"Black people! Raise your hand if you could've made a bomb in your mama's house," says Brown. "You couldn't even make a sandwich in my mama's house because she would count the bread." Showtimes are at 8 and 10:15 tonight and 7 and 9:30 p.m. tomorrow at the Improv, 2000 Sycamore St. on the West Bank of the Flats. Tickets are $31. Call 216.696.4677 or visit www.clevelandimprov.com. - P.F. Wilson
RING OF HONOR
While it's often called a "soap opera for men," pro wrestling doesn't have to be a patronizing diversion for folks who believe all the trash-talking and body slams are real. Just ask Cary Silkin, whose Pennsylvania-based Ring of Honor tournament comes to town tonight. "We provide the hardest-hitting, most entertaining realistic pro wrestling around," he says. "The talent is incredible, the storyline is not insulting and the evidence is in the final product."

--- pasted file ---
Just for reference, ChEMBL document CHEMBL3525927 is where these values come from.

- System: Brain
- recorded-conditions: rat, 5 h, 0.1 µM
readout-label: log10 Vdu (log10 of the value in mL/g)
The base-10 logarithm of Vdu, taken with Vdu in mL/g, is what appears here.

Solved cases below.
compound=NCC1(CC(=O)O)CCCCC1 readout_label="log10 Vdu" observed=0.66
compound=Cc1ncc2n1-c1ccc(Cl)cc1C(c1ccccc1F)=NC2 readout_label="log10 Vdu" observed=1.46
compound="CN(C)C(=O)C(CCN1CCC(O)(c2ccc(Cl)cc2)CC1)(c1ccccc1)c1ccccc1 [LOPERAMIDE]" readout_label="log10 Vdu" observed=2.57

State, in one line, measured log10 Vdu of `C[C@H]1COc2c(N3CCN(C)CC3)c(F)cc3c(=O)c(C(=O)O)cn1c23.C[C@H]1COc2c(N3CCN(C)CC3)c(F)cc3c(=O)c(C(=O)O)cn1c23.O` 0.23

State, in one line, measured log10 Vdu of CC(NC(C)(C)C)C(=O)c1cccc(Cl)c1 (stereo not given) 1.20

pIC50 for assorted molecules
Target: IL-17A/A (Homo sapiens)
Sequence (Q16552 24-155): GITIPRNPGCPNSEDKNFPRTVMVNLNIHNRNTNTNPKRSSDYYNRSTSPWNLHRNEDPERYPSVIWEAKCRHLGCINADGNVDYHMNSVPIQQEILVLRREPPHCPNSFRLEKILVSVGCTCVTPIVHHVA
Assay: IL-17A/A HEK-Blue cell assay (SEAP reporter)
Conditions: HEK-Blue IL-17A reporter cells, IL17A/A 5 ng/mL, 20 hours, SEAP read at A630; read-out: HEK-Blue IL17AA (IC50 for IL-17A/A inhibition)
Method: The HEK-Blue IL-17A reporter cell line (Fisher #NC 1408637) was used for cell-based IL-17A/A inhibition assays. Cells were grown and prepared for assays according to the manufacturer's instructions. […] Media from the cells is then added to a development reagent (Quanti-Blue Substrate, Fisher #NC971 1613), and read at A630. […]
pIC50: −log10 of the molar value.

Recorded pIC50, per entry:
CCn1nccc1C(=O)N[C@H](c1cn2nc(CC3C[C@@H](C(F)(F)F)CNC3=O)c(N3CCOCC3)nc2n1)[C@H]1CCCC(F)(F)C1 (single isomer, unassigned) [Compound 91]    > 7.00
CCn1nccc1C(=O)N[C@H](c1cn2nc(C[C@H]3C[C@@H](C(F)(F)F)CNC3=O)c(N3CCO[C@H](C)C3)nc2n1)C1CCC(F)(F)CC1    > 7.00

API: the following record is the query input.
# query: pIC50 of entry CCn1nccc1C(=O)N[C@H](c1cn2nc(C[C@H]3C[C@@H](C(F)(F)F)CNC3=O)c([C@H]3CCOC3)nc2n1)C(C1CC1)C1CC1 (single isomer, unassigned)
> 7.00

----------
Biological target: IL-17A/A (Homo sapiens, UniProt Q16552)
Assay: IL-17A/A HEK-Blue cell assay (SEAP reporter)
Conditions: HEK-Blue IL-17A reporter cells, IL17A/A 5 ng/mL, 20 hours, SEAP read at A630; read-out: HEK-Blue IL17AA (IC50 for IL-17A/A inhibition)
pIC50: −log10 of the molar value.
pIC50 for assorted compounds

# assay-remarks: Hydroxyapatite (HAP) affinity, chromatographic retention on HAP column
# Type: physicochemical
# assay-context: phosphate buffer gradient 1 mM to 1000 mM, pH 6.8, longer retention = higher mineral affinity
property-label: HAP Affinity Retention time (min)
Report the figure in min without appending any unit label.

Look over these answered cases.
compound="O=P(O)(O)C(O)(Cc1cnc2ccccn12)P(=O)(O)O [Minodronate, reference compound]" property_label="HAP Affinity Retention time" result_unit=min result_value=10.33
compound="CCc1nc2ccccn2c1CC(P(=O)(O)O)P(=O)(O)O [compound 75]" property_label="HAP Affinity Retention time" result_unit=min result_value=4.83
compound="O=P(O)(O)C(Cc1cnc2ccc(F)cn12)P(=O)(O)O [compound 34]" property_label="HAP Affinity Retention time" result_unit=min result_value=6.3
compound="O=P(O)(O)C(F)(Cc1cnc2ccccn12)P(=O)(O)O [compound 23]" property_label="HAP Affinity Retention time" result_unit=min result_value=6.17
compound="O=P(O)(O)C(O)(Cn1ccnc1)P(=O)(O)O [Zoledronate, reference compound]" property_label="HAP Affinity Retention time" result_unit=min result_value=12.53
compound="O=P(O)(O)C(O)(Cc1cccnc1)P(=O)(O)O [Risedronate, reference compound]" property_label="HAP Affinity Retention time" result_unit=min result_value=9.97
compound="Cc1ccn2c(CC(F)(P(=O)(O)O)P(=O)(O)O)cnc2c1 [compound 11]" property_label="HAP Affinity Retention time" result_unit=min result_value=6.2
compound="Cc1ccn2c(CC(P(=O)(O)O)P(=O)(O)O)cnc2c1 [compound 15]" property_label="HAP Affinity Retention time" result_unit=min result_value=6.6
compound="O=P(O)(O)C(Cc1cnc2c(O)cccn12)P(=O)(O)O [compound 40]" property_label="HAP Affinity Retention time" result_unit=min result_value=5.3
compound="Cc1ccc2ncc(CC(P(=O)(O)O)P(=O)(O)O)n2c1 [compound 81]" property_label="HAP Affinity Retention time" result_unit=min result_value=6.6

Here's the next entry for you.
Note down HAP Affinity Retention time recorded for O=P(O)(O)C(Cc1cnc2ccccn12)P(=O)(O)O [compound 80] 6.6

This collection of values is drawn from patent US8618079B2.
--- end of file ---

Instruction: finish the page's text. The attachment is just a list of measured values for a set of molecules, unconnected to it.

With a rock 'n' roll vibrancy, the show pulls audience members into the lives of its stable of wrestlers, including the arrogant Chris Hero, masked madman Delirious and scraggly Necro Butcher. As they trade fists in the ring, fans cheer, boo and chant in the stands. And it's not unusual to see a couple of grapplers take their brawl into the crowd. Silkin says that's why his company has expanded since 2002 to include international tours and pay-per-view TV events. "Whether it's New York City, Tokyo or Cleveland, every show is special," he says. "Taking our time is one of our secrets to our success." Bell time is 7:30 tonight at Grays Armory, 1234 Bolivar Rd. Tickets are $15 and $20. Call 215.781.2500 or call www.rohwrestling.com. - Reyan Ali